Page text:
Businesss English Basics

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Business Contacts Language focus: adjectives


Adjectives are words that are used to modify a noun.


There are many kinds of adjectives and they usually determine a noun. We have met a clever negotiator (adjectives of quality: new, young, interesting, rich, poor etc); Some people understand our policy (quantitative adjectives: some, any, no, few, many, much, one)); This office is ours (demonstrative adjectives: this, that, these, those). There are also distributive adjectives: each, every, either, neither, interrogative adjectives: which, what, whose and possessive adjectives: my, your, his, her, its, our, your, their.

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Adjectives of Quality

We will focus on adjectives of quality in this section.


These adjectives have only one form for singular, plural, masculine and feminine nouns:

I have a very young boss (m. or f.) I have a young sister/ I have young colleagues.

Some adjectives are derived from other parts of speech (usually verbs or nouns) by means of suffixation, as shown in the table below:

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Verb: limit, persuade, deduct, persist, etc.

Derived adjective: limited, persuasive, deductible, persistent.

Noun: hope, fame, care, profession etc

Derived adjective: hopeless, famous, careful, professional

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The position of adjectives is usually before nouns, but also after the verbs: be, seem, appear and look.

We have a competitive product/ The product seems competitive.

Some adjectives are used after the nouns:

The problems discussed were very interesting for most of the directors.

Other adjectives may be used both before and after the noun (present, involved, responsible etc.)

The present members of our Board will decide in this matter./ Those members present today will take a decision.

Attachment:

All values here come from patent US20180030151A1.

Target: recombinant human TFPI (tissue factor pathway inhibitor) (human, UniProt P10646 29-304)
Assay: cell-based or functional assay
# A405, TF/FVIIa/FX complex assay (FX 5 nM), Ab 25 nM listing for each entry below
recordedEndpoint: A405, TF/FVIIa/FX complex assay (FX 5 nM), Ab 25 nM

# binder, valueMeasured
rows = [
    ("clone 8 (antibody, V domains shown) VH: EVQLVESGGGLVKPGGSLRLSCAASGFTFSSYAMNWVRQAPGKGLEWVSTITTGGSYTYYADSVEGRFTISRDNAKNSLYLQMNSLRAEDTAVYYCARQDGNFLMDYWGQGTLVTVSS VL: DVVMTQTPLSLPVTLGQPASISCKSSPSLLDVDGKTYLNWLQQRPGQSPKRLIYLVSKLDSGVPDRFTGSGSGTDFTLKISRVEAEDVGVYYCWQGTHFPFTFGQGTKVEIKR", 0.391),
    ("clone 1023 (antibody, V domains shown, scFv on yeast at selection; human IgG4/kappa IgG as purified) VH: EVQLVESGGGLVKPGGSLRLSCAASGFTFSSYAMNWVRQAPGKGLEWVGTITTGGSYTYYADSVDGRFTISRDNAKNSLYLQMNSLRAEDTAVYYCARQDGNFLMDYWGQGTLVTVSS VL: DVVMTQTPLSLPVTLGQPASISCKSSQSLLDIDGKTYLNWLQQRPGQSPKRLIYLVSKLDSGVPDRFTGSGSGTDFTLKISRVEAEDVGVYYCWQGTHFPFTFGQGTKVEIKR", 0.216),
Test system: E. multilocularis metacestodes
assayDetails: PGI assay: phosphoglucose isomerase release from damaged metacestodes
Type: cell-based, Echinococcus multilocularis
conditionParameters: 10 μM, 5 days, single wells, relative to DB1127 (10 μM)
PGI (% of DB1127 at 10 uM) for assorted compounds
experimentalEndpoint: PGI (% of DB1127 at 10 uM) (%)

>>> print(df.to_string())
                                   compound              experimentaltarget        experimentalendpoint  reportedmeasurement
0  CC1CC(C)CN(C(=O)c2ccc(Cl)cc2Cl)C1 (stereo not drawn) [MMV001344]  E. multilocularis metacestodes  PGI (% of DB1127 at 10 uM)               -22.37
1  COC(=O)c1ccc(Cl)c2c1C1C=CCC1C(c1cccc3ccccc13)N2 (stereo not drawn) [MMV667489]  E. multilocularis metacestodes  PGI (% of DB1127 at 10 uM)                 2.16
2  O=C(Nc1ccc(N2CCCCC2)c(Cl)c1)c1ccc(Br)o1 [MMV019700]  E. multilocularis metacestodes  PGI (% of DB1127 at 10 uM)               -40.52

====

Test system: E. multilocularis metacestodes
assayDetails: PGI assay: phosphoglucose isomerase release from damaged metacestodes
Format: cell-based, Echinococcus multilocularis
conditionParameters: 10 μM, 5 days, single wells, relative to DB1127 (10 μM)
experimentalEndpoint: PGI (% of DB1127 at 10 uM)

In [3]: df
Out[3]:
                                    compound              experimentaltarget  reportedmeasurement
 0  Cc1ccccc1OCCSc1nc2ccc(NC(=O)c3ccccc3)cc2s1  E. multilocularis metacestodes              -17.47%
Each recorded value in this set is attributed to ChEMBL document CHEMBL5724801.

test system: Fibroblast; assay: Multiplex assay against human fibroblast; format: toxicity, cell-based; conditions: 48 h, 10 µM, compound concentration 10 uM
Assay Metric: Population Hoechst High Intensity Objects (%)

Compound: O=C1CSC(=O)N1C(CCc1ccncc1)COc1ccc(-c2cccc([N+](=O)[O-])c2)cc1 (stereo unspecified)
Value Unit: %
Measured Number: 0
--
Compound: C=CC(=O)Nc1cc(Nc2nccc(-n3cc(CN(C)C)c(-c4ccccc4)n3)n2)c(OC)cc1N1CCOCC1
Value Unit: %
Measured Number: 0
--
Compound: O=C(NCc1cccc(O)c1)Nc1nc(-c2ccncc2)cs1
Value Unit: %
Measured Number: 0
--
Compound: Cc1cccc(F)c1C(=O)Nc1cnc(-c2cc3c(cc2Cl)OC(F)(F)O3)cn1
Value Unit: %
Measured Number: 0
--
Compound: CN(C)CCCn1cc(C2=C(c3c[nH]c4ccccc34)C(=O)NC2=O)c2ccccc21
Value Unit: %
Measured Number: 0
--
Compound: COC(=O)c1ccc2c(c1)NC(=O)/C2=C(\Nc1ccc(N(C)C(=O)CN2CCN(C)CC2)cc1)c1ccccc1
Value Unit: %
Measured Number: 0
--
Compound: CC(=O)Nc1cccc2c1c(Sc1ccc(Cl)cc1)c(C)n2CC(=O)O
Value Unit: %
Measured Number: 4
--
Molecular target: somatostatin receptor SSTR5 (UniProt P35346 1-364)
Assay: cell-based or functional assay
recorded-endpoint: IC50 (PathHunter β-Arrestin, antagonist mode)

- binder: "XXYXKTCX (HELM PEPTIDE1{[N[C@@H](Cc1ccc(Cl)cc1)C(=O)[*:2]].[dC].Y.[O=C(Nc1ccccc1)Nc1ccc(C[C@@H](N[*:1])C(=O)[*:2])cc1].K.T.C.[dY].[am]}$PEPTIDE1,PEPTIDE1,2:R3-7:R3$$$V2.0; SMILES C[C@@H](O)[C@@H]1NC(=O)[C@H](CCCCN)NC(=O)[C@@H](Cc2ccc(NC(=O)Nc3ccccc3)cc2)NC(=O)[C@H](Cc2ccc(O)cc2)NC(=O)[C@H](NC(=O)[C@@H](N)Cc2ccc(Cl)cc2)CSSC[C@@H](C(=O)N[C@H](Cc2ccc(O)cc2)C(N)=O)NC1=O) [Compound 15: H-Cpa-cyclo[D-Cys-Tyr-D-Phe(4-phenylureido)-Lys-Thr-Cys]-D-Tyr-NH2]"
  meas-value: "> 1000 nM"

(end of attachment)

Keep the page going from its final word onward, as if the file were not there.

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Compound adjectives

Nouns and adjectives may be combined to modify another noun, in which case the word can be hyphenated (although the hyphen is often a matter of personal preference).

He is an open-minded fellow.

I can be empty-headed sometimes.

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Adjectives - Degrees of comparison

There are three degrees of comparison: positive, comparative and superlative.

One-syllable adjectives form their comparative and superlative in a synthetic way, namely by adding -er and -est to the positive form. Let us take the adjective rich as an example. Here are its degrees of comparison:

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Degrees of comparison – short adjectives

Positive: rich

Comparative of superiority: richer than

Comparative of equality: as rich as

Comparative of inferiority: less rich than

Superlative absolute: very rich

Superlative relative: the richest of/from

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In the case of long adjectives (of two or more syllables) the comparative of superiority and the superlative relative are formed by the help of more and respectively most. Let us take the adjective interesting and form its degrees of comparison:

Positive: interesting

Comparative of superiority: more interesting than

Comparative of equality: as interesting as

Comparative of inferiority: less interesting than

Superlative absolute: very interesting

Superlative relative: the most interesting of/from

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Adjectives of two syllables can follow one or other of the above rules: the ones ending in –ful or –re usually take more and most, whereas those ending in –er, -y or –ly take –er and –est:

careful more careful the most careful

obscure more obscure the most obscure

clever cleverer the cleverest

pretty prettier the prettiest

holy holier the holiest

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Some adjective have irregular comparisons:

good better best

bad worse worst


little less least

many more most


far further furthest

farther farthest (of distance only)

old older oldest

elder eldest (of people only and especially within a family)

late later latest

latter (the second of two)

last (the opposite of the first)

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There are many constructions with comparisons used in the discourse:

The bigger the investment is the more money it will produce.

His position in the company is getting higher and higher.

Last but not least point is

The results of our team are exceptionally good.


Some adjectives are also used as nouns: good, bad, poor, rich, young, old, living, dead, healthy, sick.

The rich(n[1]) are making the rules here. Rich (adj[2].) people are always making the rules.

[1] n = noun

[2] adj. = adjective

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Multiple adjectives

When using more than one adjective to modify a noun, they may be separated by a conjunction or by commas.

Your results are good and promising.

You have good, promising results.

Past participles of verbs can also be used as adjectives, such as native born, foreign made, soft spoken, warmly dressed, well behaved, and so on.

I was satisfied with that foreign made device.

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